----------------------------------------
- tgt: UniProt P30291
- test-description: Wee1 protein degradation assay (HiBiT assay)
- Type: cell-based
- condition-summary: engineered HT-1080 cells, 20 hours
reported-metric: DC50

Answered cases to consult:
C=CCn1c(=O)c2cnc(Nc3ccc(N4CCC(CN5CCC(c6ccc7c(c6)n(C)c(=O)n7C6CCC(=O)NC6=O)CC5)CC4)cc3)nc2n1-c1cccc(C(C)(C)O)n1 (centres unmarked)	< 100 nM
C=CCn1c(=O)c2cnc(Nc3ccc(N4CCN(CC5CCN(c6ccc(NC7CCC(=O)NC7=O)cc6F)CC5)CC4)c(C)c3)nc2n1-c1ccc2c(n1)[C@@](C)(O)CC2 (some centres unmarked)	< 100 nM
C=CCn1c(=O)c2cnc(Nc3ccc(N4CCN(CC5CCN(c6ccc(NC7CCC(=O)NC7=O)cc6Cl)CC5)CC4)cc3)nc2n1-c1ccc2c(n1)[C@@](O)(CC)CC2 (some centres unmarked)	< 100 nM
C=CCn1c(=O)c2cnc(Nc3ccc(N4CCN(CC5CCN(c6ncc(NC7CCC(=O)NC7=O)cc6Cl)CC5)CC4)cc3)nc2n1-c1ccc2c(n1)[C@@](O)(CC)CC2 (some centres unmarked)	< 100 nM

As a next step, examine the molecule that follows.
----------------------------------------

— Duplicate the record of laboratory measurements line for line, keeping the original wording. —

- tgt: UniProt P30291
- test-description: Wee1 protein degradation assay (HiBiT assay)
- Type: cell-based
- condition-summary: engineered HT-1080 cells, 20 hours
reported-metric: DC50

Answered cases to consult:
C=CCn1c(=O)c2cnc(Nc3ccc(N4CCC(CN5CCC(c6ccc7c(c6)n(C)c(=O)n7C6CCC(=O)NC6=O)CC5)CC4)cc3)nc2n1-c1cccc(C(C)(C)O)n1 (centres unmarked)	< 100 nM
C=CCn1c(=O)c2cnc(Nc3ccc(N4CCN(CC5CCN(c6ccc(NC7CCC(=O)NC7=O)cc6F)CC5)CC4)c(C)c3)nc2n1-c1ccc2c(n1)[C@@](C)(O)CC2 (some centres unmarked)	< 100 nM
C=CCn1c(=O)c2cnc(Nc3ccc(N4CCN(CC5CCN(c6ccc(NC7CCC(=O)NC7=O)cc6Cl)CC5)CC4)cc3)nc2n1-c1ccc2c(n1)[C@@](O)(CC)CC2 (some centres unmarked)	< 100 nM
C=CCn1c(=O)c2cnc(Nc3ccc(N4CCN(CC5CCN(c6ncc(NC7CCC(=O)NC7=O)cc6Cl)CC5)CC4)cc3)nc2n1-c1ccc2c(n1)[C@@](O)(CC)CC2 (some centres unmarked)	< 100 nM

As a next step, examine the molecule that follows.